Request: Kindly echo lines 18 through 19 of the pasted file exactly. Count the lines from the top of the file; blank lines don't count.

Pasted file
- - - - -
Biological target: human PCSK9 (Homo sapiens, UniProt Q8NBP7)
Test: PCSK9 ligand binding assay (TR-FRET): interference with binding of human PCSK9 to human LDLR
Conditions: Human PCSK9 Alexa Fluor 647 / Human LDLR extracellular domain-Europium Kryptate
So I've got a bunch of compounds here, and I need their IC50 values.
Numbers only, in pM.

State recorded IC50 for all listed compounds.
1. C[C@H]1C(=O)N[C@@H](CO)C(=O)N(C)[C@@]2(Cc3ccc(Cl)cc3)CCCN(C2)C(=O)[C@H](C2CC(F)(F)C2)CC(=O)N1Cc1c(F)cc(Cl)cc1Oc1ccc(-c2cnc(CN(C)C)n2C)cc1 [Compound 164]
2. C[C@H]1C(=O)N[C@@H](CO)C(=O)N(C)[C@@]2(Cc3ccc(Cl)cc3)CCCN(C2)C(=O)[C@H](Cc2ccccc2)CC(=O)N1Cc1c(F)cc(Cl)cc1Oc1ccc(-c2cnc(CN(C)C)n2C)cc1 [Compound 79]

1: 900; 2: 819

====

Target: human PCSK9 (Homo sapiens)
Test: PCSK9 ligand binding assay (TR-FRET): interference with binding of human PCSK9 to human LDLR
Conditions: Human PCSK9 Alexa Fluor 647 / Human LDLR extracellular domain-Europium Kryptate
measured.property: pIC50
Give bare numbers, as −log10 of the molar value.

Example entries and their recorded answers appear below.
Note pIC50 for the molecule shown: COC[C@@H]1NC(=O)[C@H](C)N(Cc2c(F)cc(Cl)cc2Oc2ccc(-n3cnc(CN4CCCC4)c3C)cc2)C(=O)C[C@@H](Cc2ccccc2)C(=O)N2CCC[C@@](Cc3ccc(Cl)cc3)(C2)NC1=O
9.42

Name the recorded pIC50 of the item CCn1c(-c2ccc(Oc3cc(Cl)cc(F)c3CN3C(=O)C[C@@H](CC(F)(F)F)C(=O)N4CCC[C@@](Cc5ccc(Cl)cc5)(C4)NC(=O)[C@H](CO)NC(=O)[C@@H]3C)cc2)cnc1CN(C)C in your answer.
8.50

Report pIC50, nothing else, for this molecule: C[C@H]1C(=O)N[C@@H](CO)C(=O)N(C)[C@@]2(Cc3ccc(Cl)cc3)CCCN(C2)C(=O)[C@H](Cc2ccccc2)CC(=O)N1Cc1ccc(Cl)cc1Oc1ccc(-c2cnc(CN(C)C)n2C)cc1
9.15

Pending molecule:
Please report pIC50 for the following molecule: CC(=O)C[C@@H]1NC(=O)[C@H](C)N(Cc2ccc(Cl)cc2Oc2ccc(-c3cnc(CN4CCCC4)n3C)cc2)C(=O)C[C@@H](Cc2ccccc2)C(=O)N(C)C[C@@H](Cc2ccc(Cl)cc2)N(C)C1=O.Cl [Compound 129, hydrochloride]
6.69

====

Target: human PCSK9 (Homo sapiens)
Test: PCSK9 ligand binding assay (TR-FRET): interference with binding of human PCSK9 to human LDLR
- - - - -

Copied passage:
9.42

Name the recorded pIC50 of the item CCn1c(-c2ccc(Oc3cc(Cl)cc(F)c3CN3C(=O)C[C@@H](CC(F)(F)F)C(=O)N4CCC[C@@](Cc5ccc(Cl)cc5)(C4)NC(=O)[C@H](CO)NC(=O)[C@@H]3C)cc2)cnc1CN(C)C in your answer.